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Are you traveling
for the summer vacation season?
Thankfully the Wildenberg family is staying put.
Well…wait…that’s not totally true. Half of us will be home. The other half not.
Our son and his bride will be on their honeymoon in Jamaica, our third child will be in Taiwan, and our youngest daughter will be in Thailand.
Our oldest will help Tom and me hold down the fort.
Typically when we go on a vacation, someone in the Wildenberg crew needs medical attention.
Minnesota, Colorado, Virginia, Utah, California are all states where at least one Wildenberg child has made a trip to the ER. It isn’t an official family vacation until we take at least one trip to Urgent Care or the Emergency Room.
I prefer to avoid the ER.
There is another -er that is good to avoid …
The suffix, er. The er that comes at the end of a verb:
When we compare our kiddos to one-another we can do some damage. Theodore Roosevelt said, “Comparison is the thief of joy.”
It’s true. Comparison can turn admiration into envy and jealousy.
Sibling rivalry is as old as… well… time. It occurred in the very first family with Adam and Eve’s boys, Cain and Able.
Our kids will not get along perfectly,
but we can squelch sibling rivalry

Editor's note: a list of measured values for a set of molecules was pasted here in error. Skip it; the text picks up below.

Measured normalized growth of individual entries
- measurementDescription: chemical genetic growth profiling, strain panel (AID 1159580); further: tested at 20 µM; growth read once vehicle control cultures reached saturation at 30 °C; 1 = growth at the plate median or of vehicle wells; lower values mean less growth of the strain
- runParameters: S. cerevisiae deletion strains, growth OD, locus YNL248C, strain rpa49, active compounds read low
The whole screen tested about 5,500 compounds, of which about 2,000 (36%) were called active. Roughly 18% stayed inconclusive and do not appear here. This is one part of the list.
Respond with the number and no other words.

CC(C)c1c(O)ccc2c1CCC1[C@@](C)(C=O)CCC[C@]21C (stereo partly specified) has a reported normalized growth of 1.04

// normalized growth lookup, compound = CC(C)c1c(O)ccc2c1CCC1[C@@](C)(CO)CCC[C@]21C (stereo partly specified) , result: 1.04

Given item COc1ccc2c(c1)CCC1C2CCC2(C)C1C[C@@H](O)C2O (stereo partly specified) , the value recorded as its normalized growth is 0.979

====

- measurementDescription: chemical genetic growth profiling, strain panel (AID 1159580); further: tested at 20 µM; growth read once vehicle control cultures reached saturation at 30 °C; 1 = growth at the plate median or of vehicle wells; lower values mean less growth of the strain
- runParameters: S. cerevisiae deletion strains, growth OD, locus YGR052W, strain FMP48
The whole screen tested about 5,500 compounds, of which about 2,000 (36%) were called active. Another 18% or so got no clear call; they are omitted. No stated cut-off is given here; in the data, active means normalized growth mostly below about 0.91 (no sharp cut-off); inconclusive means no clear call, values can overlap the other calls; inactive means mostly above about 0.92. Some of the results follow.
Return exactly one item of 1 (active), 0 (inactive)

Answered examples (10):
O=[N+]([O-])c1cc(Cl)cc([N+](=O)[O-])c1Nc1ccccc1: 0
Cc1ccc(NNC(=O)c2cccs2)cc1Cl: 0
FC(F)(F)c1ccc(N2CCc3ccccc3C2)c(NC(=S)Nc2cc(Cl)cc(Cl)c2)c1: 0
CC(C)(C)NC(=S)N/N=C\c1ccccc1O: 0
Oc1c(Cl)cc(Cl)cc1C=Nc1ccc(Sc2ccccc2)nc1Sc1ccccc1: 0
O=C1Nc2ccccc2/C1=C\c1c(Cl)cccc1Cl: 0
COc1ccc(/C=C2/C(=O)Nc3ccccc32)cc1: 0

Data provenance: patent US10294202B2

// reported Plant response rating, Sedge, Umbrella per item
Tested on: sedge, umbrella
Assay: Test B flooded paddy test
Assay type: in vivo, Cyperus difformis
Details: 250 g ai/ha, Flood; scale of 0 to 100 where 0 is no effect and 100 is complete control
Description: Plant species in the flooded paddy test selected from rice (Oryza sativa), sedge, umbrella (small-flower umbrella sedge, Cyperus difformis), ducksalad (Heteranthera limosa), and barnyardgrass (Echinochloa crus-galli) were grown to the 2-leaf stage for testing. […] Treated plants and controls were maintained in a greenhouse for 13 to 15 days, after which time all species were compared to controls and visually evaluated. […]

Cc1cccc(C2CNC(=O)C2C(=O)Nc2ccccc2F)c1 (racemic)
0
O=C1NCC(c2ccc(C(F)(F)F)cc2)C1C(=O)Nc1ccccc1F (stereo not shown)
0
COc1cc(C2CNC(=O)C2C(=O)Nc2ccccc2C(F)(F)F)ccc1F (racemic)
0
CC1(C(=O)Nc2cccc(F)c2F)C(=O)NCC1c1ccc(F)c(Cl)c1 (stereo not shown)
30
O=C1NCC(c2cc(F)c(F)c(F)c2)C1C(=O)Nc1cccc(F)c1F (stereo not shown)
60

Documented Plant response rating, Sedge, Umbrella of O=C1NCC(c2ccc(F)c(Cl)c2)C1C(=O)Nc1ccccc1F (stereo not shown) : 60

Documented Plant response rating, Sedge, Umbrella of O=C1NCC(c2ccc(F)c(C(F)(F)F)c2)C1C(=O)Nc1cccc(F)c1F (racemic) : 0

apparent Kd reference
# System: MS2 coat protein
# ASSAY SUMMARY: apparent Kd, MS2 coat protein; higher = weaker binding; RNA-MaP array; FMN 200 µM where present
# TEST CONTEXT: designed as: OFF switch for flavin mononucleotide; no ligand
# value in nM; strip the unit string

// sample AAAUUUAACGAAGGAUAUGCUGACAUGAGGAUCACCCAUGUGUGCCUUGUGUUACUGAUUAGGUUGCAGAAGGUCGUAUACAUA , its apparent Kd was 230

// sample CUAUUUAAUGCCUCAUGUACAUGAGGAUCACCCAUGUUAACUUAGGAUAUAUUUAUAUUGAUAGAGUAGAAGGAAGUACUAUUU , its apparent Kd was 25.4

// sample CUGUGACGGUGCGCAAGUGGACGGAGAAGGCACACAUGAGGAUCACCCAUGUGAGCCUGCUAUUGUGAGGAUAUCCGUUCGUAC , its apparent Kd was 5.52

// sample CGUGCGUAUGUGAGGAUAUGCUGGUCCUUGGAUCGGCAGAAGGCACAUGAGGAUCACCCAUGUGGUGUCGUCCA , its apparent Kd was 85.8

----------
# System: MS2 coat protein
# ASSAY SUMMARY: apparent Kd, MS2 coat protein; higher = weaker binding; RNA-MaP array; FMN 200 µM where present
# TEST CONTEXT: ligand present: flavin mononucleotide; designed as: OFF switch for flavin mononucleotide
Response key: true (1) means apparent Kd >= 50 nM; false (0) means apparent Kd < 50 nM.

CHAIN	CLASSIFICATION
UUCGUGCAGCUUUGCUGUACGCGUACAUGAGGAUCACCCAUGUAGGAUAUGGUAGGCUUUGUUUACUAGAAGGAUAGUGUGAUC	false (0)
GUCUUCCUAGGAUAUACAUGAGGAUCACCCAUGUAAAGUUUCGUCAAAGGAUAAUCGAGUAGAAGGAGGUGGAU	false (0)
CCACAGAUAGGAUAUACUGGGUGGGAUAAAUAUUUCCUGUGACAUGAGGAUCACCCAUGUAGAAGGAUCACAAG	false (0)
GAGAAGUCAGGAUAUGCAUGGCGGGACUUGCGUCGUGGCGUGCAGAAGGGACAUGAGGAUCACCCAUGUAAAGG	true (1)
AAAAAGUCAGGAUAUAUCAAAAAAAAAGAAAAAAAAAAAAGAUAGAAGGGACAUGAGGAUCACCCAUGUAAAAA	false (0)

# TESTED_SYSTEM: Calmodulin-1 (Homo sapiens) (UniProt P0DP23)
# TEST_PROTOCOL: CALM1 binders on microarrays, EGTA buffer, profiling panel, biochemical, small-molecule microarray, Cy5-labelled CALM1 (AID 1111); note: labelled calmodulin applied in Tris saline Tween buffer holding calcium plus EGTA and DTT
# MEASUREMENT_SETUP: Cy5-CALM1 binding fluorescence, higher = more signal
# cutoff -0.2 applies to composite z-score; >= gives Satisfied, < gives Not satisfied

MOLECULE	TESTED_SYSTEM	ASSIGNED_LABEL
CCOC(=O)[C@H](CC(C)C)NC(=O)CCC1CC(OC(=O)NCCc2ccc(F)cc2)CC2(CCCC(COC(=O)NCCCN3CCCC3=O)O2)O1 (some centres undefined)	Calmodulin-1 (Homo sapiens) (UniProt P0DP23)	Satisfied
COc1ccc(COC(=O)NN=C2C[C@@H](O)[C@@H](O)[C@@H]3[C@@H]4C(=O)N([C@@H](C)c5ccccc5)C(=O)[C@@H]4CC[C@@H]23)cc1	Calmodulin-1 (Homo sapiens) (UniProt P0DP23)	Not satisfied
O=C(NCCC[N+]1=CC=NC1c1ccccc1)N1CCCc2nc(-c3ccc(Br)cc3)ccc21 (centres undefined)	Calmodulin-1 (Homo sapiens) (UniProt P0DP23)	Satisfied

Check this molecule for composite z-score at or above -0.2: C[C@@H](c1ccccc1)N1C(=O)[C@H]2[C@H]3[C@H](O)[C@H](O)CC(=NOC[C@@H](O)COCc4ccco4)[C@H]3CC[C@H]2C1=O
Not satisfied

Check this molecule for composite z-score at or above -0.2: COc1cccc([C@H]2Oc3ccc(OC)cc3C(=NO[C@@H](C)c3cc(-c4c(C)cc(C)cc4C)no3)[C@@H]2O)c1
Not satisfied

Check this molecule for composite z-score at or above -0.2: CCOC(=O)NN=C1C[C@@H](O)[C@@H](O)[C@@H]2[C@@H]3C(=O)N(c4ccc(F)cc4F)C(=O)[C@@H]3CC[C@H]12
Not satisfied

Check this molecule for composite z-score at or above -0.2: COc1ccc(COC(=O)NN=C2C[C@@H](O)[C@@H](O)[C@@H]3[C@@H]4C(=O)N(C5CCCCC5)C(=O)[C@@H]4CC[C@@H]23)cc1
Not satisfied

by doing these 7 things:
1. Avoid the -ers. Don’t compare your kids or put them into a competitive situation where one is the winner and one the loser. Save the competition type events for peer interactions.
2. Train your kids to speak and act with kindness to one-another. This is the simplest and best way to encourage a good relationship.
3. Appreciate and value each person’s strengths.
4. Exert effort in family and sibling play time. We make a huge effort to organize play dates for our kids with other children, why not with their siblings?
5. Have your kids work together. Shared effort and maybe even shared feelings (good or bad) about a chore will draw kids together.
6. Create some family traditions so your kids will have some similar memories.
7. Build empathy into the relationship. “I remember when you were Jacob’s age and you got into my stuff just like your little brother is getting into yours.” Kids love stories about when they were younger and a little bit of a rascal!
We can have great influence on our kids’ relationship. If we avoid having a “favorite” and make efforts to build up each child so they feel secure, they will be less likely to be resentful of their sibling and a loving relationship is more likely to grow. Hurtful messages or unwise words may not send a child to the Emergency Room but they can create a big wound. How we speak to our kids and about our kids has a great impact on their heart and psyche.
My children will always be siblings but I want them to be lifetime friends as well. I can can do my part to encourage that relationship.
A friend loves at all times, and a brother is born for adversity.
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